A fine run brought us to Buffalo the next evening, but it was too late to cross the river that night…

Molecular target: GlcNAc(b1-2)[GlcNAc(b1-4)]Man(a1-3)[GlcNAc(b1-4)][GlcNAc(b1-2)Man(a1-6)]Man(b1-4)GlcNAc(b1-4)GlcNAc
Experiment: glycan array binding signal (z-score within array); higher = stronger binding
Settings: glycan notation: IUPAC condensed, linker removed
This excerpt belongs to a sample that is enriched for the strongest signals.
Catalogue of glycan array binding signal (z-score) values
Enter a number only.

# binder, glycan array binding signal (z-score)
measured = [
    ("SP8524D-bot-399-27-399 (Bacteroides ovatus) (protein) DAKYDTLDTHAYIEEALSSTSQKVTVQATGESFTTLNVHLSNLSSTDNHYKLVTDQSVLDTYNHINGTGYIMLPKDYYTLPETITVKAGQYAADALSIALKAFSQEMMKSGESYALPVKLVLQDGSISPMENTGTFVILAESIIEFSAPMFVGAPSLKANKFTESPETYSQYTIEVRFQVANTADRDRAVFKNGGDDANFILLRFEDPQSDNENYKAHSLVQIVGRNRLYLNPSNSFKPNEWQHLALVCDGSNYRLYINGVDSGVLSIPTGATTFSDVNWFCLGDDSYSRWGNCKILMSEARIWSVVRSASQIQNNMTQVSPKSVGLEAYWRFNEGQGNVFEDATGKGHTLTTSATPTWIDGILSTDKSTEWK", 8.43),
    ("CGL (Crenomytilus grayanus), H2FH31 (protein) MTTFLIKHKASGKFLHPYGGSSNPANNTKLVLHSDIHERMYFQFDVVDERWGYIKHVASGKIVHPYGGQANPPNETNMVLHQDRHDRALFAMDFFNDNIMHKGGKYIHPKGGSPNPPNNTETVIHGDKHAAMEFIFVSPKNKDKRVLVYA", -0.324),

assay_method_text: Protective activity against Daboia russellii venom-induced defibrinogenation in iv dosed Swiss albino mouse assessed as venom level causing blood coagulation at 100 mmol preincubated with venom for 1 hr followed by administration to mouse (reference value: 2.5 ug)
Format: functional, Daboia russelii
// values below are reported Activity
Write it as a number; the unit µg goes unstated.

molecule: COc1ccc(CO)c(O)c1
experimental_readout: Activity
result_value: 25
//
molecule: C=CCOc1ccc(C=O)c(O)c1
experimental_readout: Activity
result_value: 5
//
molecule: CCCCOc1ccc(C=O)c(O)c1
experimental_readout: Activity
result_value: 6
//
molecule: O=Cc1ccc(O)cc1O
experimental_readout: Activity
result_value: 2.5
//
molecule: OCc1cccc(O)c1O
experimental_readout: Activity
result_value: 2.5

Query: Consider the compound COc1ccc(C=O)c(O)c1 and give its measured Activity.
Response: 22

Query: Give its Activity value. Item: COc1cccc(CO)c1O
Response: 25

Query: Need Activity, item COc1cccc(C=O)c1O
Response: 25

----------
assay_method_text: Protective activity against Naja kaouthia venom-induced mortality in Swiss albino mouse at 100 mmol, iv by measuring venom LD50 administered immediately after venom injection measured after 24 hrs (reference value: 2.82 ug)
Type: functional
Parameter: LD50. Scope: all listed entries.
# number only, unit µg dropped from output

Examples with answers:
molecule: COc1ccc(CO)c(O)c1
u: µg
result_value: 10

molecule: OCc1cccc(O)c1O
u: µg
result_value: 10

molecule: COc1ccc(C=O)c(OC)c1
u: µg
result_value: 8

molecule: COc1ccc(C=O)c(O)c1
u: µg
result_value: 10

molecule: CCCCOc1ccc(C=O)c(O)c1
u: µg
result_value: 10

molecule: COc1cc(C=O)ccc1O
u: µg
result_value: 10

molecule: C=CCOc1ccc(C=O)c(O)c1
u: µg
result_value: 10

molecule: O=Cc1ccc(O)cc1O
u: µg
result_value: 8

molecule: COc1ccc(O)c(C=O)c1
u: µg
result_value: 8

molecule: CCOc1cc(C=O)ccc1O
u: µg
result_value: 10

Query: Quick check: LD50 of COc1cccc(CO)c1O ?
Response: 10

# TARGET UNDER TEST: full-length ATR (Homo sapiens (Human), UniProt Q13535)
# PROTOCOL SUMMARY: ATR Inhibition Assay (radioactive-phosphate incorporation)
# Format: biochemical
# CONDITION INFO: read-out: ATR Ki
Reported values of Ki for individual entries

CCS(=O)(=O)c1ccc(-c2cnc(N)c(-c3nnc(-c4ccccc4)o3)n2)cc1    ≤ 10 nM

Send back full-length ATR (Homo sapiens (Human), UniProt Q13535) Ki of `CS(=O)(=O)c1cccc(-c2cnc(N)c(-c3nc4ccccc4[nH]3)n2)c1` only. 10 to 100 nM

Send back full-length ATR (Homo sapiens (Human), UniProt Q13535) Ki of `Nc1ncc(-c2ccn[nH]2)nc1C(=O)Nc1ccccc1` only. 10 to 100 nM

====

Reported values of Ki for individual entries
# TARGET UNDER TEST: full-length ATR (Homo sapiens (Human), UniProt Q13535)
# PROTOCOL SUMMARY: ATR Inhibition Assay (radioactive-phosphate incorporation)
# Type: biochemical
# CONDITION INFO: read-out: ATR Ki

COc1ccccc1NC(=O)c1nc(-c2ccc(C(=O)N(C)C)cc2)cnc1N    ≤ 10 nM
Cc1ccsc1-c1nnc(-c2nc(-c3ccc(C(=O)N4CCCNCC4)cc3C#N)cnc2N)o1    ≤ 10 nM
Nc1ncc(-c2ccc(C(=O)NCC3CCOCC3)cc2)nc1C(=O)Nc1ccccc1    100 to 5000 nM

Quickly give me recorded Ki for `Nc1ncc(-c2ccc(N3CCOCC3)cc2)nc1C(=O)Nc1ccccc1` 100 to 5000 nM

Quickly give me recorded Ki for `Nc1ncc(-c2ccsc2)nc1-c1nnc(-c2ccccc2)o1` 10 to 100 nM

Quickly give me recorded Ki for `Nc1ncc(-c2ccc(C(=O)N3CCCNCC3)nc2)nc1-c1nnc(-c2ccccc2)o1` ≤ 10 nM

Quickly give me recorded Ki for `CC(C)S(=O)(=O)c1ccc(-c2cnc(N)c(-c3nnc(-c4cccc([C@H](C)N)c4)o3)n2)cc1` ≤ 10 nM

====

When I got on the Canada side, on the morning of the 28th of October, 1830, my first impulse was to throw myself on the ground, and giving way to the riotous exultation of my feelings, to execute sundry antics which excited the astonishment of those who were looking on. A gentle man of the neighborhood, Colonel Warren, who happened to be present, thought I was in a fit, and as he inquired what was the matter with the poor fellow, I jumped up and told him I was free. “O,” said he, with a hearty laugh, “is that it? I never knew freedom make a man roll in the sand before.” It is not much to be wondered at, that my certainty of being free was not quite a sober one at the first moment; and I hugged and kissed my wife and children all round, with a vivacity which made them laugh as well as myself. There was not much time to be lost, though, in frolic, even at this extraordinary moment. I was a stranger, in a strange land, and had to look about me at once, for refuge and resource. I found a lodging for the night; and the next morning set about exploring the interior for the means of support. I knew nothing about the country, or the people; but kept my eyes and ears open, and made such inquiries as opportunity afforded. I heard, in the course of the day, of a Mr. Hibbard, who lived some six or seven miles off, and who was a rich man, as riches were counted there, with a large farm, and several small tenements on it, which he was in the habit of letting to his laborers. To him I went, immediately, though the character given him by his neighbors was not, by any means, unexceptionably good. But I thought he was not probably any worse than those I had been accustomed to serve, and that I could get along with him, if honest and faithful work would satisfy him. In the afternoon I found him, and soon struck a bargain with him for employment. I asked him if there was any house where he would let me live. He said yes, and led the way to an old two story sort of shanty, into the lower story of which the pigs had broken, and had apparently made it their resting-place for some time. Still, it was a house, and I forthwith expelled the pigs, and set about cleaning it for the occupancy of a better sort of tenants. With the aid of hoe and shovel, hot-water and a mop, I got the floor into a tolerable condition by midnight, and only then did I rest from my labor. The next day I brought the rest of the Hensons to my house, and though there was nothing there but bare walls and floors, we were all in a state of great delight, and my old woman laughed and acknowledged that it was worth while, and that it was better than a log-cabin with an earth-floor. I begged some straw of Mr. Hibbard, and confining it by logs in the corners of the room, I made beds of it three feet thick, upon which we reposed luxuriously after our long fatigues…